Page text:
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SERVICES & TREATMENT

Endoscopic Sinus Surgery

This page will provide you with information about endoscopic sinus surgery. For further details, please speak to your consultant.

What are your sinuses?

Your sinuses are little cavities filled with air and are situated in between your eyes, providing a link to the interior of your nose (see figure 1). They are believed to help us breathe by humidifying the oxygen that we take in through our noses and mouths. Sometimes, when we have a cold, it can feel as though our sinuses are blocked, preventing us from breathing freely.

What is sinusitis?

Your sinuses are lined by a delicate mucus membrane. When this membrane becomes infected it can lead to sinusitis. Sinusitis is rarely serious but can result in symptoms such as a blocked up nose, excessive amounts of mucus in the nose and throat, and a temporary loss of smell and taste.

Sinusitis is commonly caused by an infection after a cold or flu but it can also be caused by allergies, nasal polyps or substances that irritate the mucus membrane, such as smoke or airborne chemicals.

If medicine does not clear the symptoms, endoscopic sinus surgery may be the best method to treat sinusitis and stop it recurring.

What are the alternatives to surgery?

Antibiotics are usually the first line of defence in the treatment of sinusitis, although if your sinusitis has been caused by an allergy then antihistamines can help. Nasal polyps can respond to a nasal steroid spray which works to make them smaller in size.

However, if your symptoms do not respond sufficiently to these treatments then your consultant may recommend endoscopic sinus surgery.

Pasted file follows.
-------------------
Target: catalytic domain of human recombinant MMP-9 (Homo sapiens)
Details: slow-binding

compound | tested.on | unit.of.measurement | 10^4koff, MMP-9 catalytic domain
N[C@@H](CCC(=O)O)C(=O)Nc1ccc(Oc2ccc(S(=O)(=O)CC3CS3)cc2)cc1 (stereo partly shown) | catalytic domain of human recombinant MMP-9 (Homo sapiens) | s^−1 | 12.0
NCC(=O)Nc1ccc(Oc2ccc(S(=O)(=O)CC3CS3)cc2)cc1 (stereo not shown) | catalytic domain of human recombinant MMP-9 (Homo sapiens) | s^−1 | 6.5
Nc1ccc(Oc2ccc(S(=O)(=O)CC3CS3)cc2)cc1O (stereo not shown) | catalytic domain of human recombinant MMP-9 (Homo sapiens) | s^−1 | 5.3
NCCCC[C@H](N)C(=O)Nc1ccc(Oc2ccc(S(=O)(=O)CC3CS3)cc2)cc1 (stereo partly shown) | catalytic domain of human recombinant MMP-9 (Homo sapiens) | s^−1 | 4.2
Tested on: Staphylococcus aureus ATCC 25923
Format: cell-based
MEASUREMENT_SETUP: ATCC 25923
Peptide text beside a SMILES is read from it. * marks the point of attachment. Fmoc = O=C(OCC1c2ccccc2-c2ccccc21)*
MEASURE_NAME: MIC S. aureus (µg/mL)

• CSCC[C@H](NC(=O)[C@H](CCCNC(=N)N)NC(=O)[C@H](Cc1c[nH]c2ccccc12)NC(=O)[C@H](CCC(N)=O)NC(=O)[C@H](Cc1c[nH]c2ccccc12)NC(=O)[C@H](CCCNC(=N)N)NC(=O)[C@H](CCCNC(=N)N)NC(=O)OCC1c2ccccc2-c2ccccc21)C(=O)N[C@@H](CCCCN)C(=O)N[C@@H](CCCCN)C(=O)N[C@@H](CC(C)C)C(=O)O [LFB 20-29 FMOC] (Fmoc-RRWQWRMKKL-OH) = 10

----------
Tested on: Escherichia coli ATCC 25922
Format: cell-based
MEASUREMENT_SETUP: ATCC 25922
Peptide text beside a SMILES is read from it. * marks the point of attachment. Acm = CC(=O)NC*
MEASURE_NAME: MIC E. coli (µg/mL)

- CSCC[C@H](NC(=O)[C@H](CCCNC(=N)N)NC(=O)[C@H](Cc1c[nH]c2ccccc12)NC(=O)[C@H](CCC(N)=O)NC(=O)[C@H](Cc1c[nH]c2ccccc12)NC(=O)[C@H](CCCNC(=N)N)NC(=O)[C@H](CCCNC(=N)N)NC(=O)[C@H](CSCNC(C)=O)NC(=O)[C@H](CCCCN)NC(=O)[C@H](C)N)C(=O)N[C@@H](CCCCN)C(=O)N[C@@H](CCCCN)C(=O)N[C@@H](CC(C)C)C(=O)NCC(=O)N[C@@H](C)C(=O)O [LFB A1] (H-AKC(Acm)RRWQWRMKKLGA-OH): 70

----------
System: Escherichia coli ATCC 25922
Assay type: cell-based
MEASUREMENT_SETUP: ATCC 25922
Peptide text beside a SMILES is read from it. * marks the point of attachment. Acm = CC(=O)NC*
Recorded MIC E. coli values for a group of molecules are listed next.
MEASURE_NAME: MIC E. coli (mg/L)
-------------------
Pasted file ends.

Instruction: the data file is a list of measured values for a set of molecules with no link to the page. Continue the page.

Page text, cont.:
What will happen during endoscopic sinus surgery?

Although in some circumstances a local anaesthetic may be used, it is more likely that you will be put under general anaesthetic for this procedure. This means you will be asleep throughout.

An endoscope, which looks like a long, slim and flexible microscope, will be inserted into your nostrils to take a closer look at your drainage channels and nasal passages. Your surgeon will then be able to remove any obstructions or polyps that might be blocking your sinuses and causing the problem.

Endoscopic sinus surgery tends to take between one and two hours. There will be no visible scars and no change in the shape of your nose.

Risks and complications

Any risks or complications will be discussed in advance of your treatment with your expert consultant.

Recovery

Endoscopic sinus surgery is usually done on an outpatient basis, meaning you can go home when you feel able to, on the same day as your procedure. However, if you were given packing that is non-dissolvable, then you may need it to be removed the following day.

Most people may feel that they have a blocked nose in the weeks immediately following surgery, whilst the sinuses are healing. For at least one week it is important to refrain from blowing your nose.

You will be given instructions on how best to take care of yourself during the recovery process. This will involve nasal drops, a spray and/or antibiotics.

Although you should be able to resume your day-to-day activities quickly, discuss the possibility of any strenuous physical exercise with your healthcare team.

Summary

Endoscopic sinus surgery may be suggested if sinusitis is recurring or if medication does not alleviate symptoms sufficiently.

 

References: 

EIDO Healthcare Limited - The operation and treatment information on this website is produced using information from EIDO Healthcare Ltd and is licensed by Aspen Healthcare.

The information should not replace advice that your relevant health professional would give you.

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